Here's what the players are banking on: They obviously don't want to lose a season. They obviously don't want to reject the new proposal. What they want is to push the league into another round of bargaining where there's a new proposal that's improved. The question is, how many more times will they get that?
At some point, David Stern's threats and ultimatums will become the reality. At some point, it won't be bluffing anymore. Stern's hand will be forced and the owners will indeed reset their proposal. The players are toeing the line of trying to figure out when that will actually be and then run up right to it and thereby, get the best possible deal.
Whatever the case, it's not looking like either of those things are happening soon. Well, maybe the reset, because the players certainly aren't excited about this current deal.
Posted on: October 16, 2011 3:37 pm
Posted by Royce Young
Here's how you start winning fan support during this nasty lockout mess. You do what Danny Granger did. You invite all the arena workers whose jobs are in limbo to a dinner you're paying for.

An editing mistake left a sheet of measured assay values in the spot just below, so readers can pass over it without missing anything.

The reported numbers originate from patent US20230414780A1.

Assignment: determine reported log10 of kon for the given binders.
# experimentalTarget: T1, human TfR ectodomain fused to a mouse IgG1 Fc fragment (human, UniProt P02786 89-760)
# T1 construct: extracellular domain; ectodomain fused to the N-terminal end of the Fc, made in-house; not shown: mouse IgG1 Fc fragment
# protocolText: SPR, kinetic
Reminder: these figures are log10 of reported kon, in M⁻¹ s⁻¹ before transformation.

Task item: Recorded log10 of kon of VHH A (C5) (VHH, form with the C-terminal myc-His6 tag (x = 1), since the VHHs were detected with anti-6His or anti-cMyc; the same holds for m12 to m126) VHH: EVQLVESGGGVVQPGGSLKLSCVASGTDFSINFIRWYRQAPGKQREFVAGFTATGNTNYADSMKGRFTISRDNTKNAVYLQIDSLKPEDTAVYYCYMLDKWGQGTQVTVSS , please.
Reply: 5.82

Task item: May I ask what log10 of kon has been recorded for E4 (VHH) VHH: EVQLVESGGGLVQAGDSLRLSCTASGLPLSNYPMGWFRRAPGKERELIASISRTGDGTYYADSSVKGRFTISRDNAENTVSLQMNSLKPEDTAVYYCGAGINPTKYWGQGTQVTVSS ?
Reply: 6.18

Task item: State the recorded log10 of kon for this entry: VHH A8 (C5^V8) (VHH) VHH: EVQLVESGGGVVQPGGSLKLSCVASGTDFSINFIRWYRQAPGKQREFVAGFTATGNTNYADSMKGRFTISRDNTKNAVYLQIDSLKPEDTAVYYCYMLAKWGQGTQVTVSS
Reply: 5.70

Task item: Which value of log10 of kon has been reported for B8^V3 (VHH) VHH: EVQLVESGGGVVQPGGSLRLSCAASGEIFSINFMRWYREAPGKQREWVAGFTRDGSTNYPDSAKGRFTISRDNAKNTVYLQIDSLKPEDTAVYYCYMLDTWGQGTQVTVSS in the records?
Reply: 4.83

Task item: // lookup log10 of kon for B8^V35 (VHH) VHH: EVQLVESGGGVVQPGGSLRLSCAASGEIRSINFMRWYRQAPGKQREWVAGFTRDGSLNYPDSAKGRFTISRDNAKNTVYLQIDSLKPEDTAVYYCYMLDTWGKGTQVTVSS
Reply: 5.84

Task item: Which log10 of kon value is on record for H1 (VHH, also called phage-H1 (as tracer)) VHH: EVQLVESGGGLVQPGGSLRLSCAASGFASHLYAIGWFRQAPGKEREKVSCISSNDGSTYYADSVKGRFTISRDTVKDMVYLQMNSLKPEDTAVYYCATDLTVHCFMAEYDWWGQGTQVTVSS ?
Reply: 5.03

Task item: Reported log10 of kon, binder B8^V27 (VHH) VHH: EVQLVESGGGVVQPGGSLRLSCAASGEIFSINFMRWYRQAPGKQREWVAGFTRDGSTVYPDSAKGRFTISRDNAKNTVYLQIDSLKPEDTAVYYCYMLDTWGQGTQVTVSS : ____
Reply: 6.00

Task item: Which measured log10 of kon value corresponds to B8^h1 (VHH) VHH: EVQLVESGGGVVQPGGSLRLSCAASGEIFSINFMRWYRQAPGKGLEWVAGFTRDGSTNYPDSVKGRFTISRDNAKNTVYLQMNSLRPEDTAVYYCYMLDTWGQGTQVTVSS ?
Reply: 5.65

Granger tweeted Sunday:
Absolutely a terrific gesture by Granger, but you really want to give them a lockout gift? You could give them their jobs back. That would be good too.
I do take some level of discomfort though at the apparent PR pandering going using "arena workers" and other people put out of work because of it. I'm not questioning Granger's motives or intentions, because it's a great thing from him, but I feel like we're on the verge of the forgotten arena worker becoming the face of the lockout, only because both sides are trying to take full advantage of them to gain sympathy. Maybe that's just me though.
Posted on: August 15, 2011 1:25 pm
Edited on: August 17, 2011 5:56 pm
Posted by Royce Young
This is the seventh segment of the CBSSports.com Eye on Basketball Elite 100, counting down the top-100 players in the NBA.
Once you break the top 50, you start getting good players. Former All-Stars, solid veterans and some up-and-comers. But the top 40, that's when you start breaking into some legit talent. Last season's Sixth Man Lamar Odom. A young stud Eric Gordon. A new champion in Tyson Chandler. Talents like Rudy Gay, Andre Iguodala, Monta Ellis and Marc Gasol. It's not a list full of superstars, but there's no denying these guys are good. With a bunch of guys that easily could make a leap at any moment.As such, we march on towards No. 1 with 40-31.
40. Gerald Wallace, SF, age 29, Portland Trail Blazers
2011 stats: 15.7 ppg, 8.0 apg, 2.4 apg, 45.4 FG%, 33.3 3P%, 16.28 PER